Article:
Tartaglione Says New Fast Food Executive Pay Study Another Reason Why PA Should Increase Minimum Wage
HARRISBURG, April 23, 2014 – A national public policy organization’s study of how the salaries of fast food industry executives continue to blow away the measly pay of their frontline workers has state Sen. Christine Tartaglione demanding once again that Pennsylvania Republicans act now to increase the commonwealth’s minimum wage.
Demos said today that the CEO-to-worker pay ratio in the fast food industry was a whopping 543-to-1 in 2012. Between 2000 and 2012 the overall average ratio was 332-to-1.
“As of today, according to Demos’ study, fast food executives make an average of $3,937 an hour while their cashiers, cooks and maintenance crews who work in Pennsylvania pocket a paltry $7.25 an hour,” Tartaglione said.
“This study is important because it goes to the heart of opponents’ arguments that a meager, incremental increase in the minimum wage to $10.10 an hour would somehow be unaffordable. Clearly, it would be very affordable in the fast food industry,” the senator said.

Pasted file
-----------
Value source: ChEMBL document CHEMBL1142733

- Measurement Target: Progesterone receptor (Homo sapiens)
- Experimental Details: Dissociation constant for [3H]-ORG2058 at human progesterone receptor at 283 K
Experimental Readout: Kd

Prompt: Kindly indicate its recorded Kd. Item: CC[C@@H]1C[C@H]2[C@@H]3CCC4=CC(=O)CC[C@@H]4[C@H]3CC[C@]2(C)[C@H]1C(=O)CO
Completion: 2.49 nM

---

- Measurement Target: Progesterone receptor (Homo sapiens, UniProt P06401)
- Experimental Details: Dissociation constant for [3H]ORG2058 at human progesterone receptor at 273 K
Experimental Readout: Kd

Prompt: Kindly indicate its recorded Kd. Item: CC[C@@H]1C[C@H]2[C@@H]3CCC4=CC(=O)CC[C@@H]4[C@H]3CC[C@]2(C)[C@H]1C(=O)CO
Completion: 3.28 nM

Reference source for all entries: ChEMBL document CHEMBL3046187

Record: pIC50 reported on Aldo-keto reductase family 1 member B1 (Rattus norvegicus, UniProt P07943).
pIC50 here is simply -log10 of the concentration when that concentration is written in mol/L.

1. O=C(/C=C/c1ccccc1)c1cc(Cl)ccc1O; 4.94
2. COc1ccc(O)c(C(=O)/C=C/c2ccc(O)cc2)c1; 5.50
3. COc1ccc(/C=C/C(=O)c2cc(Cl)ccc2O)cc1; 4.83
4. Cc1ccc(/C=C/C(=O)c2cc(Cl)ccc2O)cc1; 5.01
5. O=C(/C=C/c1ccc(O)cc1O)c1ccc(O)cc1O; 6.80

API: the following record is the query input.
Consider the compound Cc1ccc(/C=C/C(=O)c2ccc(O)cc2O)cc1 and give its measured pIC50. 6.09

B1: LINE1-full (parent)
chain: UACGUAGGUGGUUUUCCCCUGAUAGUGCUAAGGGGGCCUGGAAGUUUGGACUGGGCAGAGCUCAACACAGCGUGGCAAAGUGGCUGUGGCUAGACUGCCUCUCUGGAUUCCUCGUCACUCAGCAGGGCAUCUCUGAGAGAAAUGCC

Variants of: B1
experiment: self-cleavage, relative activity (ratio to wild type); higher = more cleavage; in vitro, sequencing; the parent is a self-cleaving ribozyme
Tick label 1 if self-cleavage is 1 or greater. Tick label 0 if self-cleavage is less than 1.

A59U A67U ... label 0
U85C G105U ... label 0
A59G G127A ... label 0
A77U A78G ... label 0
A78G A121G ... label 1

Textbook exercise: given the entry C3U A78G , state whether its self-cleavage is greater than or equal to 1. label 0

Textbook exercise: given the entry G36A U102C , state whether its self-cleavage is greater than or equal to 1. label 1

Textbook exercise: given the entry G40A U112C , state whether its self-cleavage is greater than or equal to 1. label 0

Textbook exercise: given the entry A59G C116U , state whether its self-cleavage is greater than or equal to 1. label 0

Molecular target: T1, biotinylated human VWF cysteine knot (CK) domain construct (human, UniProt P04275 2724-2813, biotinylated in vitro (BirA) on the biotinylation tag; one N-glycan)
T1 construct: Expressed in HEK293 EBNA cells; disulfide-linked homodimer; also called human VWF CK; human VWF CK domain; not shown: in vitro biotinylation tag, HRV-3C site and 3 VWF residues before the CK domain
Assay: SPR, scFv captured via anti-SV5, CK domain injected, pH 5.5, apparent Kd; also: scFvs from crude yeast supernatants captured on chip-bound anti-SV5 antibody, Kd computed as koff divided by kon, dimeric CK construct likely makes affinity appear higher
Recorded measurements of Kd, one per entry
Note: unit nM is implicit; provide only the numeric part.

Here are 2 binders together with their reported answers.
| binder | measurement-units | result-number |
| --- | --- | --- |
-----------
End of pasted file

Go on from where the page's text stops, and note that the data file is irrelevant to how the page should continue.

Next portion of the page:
As Tartaglione underscored in Demos’ study, “Fast Food Failure,” income inequality like this could jeopardize Pennsylvania’s economy and the companies operating in the fast food industry.
“The most unequal sectors are among those providing the greatest numbers of new jobs in the economy, replacing jobs in sectors with lower income inequality,” Demos’ executive summary states. “Income inequality is increasing legal, regulatory, and operating risks for fast food firms. Millions of dollars in legal fees, increasing customer wait times, and labor unrest are evidence of the systemic problems of income inequality in fast food.”
Pennsylvania is one of the last Northeast states to adopt an increase in its minimum wage, but Sen. Tartaglione has proposed legislation to change that.
Her Senate Bill 1300 would incrementally increase Pennsylvania’s minimum wage to $10.10 an hour by 2016. Her proposal to increase PA’s tipped minimum wage to 70 percent of the regular minimum wage, Senate Bill 1099, is also waiting for consideration.
Since proposing SB 1300 March 18, a new coalition, “Raise the Wage PA,” has formed; Connecticut increased its minimum to $10.10; AFL-CIO President Richard Trumka began to actively push for the nationwide adoption of the $10.10 hourly rate, and Maryland recently approved an increase in its minimum.